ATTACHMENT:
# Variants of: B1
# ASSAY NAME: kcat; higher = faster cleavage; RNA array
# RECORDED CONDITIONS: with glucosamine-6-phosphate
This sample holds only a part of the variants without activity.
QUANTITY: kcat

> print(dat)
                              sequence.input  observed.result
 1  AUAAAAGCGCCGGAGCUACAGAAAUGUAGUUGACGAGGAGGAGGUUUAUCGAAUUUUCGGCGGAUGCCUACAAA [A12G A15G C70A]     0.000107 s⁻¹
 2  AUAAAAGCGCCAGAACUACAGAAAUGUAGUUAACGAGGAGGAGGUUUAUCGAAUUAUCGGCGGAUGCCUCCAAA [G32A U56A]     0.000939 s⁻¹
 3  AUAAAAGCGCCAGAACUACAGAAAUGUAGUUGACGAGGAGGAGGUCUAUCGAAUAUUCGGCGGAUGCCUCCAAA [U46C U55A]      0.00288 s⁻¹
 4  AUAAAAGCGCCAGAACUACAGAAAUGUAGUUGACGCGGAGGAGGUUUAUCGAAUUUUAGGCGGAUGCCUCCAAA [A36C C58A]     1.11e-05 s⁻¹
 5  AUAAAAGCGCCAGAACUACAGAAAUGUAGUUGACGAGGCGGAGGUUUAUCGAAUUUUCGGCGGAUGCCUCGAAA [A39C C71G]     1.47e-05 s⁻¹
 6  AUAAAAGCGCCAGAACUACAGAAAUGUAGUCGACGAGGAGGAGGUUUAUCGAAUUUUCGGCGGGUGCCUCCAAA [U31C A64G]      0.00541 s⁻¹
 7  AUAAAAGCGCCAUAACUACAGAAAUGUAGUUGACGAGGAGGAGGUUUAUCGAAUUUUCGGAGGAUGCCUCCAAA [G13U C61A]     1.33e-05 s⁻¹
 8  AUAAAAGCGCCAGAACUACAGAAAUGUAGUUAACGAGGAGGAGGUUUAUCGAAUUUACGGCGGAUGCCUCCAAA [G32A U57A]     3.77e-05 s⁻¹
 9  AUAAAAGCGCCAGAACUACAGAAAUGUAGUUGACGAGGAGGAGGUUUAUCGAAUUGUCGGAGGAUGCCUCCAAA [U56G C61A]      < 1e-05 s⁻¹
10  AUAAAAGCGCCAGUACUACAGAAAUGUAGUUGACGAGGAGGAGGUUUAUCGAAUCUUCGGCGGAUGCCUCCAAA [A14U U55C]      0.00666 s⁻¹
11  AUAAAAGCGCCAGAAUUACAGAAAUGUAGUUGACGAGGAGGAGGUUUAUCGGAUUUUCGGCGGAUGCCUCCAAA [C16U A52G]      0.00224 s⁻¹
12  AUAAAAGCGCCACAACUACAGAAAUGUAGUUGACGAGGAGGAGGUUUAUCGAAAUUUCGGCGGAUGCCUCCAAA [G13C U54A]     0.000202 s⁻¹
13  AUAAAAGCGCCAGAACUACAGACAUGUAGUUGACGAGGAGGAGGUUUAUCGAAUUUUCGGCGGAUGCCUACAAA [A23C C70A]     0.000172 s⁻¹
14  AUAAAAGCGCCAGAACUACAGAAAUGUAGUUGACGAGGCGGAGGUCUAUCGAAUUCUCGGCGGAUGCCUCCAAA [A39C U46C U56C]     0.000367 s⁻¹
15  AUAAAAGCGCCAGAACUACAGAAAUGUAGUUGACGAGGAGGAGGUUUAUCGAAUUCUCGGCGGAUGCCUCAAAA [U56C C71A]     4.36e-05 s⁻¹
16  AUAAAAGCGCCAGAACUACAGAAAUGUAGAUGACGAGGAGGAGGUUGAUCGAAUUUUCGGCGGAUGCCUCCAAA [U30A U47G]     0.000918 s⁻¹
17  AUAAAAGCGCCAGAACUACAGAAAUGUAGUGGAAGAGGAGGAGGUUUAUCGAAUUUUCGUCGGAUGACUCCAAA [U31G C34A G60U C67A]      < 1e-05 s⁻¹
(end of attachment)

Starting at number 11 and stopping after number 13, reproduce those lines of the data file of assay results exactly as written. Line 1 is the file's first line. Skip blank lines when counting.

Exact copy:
 4  AUAAAAGCGCCAGAACUACAGAAAUGUAGUUGACGCGGAGGAGGUUUAUCGAAUUUUAGGCGGAUGCCUCCAAA [A36C C58A]     1.11e-05 s⁻¹
 5  AUAAAAGCGCCAGAACUACAGAAAUGUAGUUGACGAGGCGGAGGUUUAUCGAAUUUUCGGCGGAUGCCUCGAAA [A39C C71G]     1.47e-05 s⁻¹
 6  AUAAAAGCGCCAGAACUACAGAAAUGUAGUCGACGAGGAGGAGGUUUAUCGAAUUUUCGGCGGGUGCCUCCAAA [U31C A64G]      0.00541 s⁻¹